• I have had several people tell me that losing their hair was the worst part of the whole chemo process.

    Asked by GregP_WN on Sunday, August 18, 2019

    I have had several people tell me that losing their hair was the worst part of the whole chemo process.

    What do you say was the worst part of the whole process?

    Hair loss
    Weight loss
    Not being able to eat
    The change if your life and family schedule
    Another/other side effects or issues (please list)

    For my first chemo rounds I would have to say nausea/sickness first, and eating problems second.

    16 Answers from the Community

    16 answers
    • JaneA's Avatar

      Fatigue and neuropathy/cold sensitivity.

      3 months ago
    • Saw4750's Avatar

      Uncontrollable diarrhea and vomiting.

      3 months ago
    • Bengal's Avatar

      Hair? Not even close. I would say the extreme nausea, loss of appetite and having to force myself to eat. The weeks I was given neulasta this intensified big time.

      3 months ago
    • Kp2018's Avatar

      Sleep deprivation from all of the steroid drugs. That really affected my quality of life.

      3 months ago
    • cllinda's Avatar

      Hair loss was mine. I hated being bald. Wore lots of pretty scarves and hats. Just felt like a freak bald.

      3 months ago
    • Skyemberr's Avatar

      I'd say that for me it isn't the hair loss. It's uncomfortable, but at least people usually understand why your hair is gone when they see a cancer patient these days. It is very sweaty to have no hair. I'm not liking that much.

      I don't like the feeling of utter sickness and enfeeblement that I experience which is keeping me almost entirely in bed and unable to do simple tasks like make a couple of pieces of toast and a scrambled egg.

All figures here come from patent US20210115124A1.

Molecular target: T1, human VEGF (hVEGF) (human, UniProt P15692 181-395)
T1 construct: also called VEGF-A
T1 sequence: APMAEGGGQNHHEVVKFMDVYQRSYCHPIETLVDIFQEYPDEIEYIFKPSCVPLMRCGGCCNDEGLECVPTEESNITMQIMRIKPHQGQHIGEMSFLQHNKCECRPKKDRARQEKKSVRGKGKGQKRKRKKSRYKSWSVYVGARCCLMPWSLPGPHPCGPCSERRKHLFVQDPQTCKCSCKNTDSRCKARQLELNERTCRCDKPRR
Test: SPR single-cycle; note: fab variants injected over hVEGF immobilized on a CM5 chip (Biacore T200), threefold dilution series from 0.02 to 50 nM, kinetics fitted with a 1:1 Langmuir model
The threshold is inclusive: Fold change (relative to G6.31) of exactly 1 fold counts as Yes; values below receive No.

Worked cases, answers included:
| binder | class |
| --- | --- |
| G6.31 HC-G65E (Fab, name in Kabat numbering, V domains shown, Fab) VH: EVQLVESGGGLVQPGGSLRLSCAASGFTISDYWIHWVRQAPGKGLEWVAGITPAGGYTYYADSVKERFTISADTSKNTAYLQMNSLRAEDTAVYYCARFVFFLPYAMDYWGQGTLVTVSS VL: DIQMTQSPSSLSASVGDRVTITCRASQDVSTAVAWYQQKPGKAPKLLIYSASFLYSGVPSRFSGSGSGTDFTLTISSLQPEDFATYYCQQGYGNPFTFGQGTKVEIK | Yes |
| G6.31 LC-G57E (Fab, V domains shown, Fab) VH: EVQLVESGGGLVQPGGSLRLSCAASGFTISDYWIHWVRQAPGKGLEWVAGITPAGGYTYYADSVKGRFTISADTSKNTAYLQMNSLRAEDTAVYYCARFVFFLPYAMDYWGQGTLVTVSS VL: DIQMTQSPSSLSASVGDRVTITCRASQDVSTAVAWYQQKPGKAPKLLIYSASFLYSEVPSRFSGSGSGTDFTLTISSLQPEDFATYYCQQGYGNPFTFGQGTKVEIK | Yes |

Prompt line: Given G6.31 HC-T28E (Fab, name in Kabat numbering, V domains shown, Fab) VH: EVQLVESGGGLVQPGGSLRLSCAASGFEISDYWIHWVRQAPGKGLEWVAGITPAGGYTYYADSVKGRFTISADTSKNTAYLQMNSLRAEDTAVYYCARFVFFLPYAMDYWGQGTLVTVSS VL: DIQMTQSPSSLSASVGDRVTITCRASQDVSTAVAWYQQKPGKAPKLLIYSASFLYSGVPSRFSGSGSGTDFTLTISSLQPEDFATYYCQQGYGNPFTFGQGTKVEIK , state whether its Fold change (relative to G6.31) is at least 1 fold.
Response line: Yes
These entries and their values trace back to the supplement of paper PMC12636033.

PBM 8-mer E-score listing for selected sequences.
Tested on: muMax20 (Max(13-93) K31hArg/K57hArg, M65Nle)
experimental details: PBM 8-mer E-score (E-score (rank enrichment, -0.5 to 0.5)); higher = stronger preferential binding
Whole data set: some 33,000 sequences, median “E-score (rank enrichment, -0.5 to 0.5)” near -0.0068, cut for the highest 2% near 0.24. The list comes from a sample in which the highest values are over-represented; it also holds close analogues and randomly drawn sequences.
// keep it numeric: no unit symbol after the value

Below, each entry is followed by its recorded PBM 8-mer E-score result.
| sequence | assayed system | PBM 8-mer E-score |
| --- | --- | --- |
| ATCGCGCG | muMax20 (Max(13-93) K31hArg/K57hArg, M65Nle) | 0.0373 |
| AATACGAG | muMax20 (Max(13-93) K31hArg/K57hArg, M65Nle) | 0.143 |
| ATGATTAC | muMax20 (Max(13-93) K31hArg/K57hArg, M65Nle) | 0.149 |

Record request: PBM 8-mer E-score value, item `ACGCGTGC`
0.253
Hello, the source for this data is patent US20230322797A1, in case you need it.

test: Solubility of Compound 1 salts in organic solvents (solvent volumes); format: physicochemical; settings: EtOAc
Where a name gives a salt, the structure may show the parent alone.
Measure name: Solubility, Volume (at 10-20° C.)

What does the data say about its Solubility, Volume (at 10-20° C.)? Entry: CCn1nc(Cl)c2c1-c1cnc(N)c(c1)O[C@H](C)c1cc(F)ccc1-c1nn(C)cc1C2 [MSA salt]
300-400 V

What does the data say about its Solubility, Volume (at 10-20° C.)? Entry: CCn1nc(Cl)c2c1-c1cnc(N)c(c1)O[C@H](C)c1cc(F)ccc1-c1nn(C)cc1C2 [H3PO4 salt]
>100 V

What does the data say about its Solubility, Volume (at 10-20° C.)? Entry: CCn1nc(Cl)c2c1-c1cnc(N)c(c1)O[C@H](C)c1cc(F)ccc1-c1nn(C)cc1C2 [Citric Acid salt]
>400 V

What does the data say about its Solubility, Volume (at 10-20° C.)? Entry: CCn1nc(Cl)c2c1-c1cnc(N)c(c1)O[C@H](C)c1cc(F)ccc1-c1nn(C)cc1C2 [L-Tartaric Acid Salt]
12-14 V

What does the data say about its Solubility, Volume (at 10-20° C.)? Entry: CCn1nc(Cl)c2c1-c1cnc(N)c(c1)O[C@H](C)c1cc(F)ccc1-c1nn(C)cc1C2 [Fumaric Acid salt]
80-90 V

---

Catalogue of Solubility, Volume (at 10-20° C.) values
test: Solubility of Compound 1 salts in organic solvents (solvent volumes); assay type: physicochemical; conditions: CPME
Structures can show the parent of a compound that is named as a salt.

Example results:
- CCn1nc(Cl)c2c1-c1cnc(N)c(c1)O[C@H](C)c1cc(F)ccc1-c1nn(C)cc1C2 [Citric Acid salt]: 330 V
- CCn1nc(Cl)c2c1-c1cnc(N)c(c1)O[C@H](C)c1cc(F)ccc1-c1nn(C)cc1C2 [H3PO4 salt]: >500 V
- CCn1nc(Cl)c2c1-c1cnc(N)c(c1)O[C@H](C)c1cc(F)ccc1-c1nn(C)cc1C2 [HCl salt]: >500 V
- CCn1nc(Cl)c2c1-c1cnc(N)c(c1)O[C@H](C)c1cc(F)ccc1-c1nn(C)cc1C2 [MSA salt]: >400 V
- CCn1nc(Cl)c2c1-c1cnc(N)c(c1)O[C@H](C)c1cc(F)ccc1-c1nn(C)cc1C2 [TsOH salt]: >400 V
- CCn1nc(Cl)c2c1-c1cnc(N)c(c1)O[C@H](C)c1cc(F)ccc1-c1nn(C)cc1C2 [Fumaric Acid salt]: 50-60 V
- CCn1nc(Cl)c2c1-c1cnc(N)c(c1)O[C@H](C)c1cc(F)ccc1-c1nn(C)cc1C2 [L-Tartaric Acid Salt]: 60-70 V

Some of that is coming from the super high steroid dose I've been on though and as a result of following on the chemo with 5 days of of SBRT.

      It's worth it though apparently because I got my CEA numbers today and they fell 13 points! This is the first time my numbers have gone down in a good way in a couple of years, so hooray for that.

      3 months ago
    • beachbum5817's Avatar

      For me it was the hair loss. I know that others think that is very shallow, but I hated that it screamed that I had cancer. A very close second on my list is the permanent neuropathy. @Skyemberr, I am so glad to hear that your numbers are going down. Congratulations!

      3 months ago
    • MiriamMarino's Avatar

      I didn't care about losing my hair. I figured it would grow back eventually if I lived long enough.
      I was only concerned about not being able to fully live due to the side effects of chemo.

      3 months ago
    • Paperpusher's Avatar

      It was so hard on hubby when he lost his hair. He's always been very vain about his hair using much more hairspray than any five women I knew. But if you ask him now it was the nausea and debilitating fatigue that was worse. His hair grew back beautifully. His energy levels haven't rebounded as well.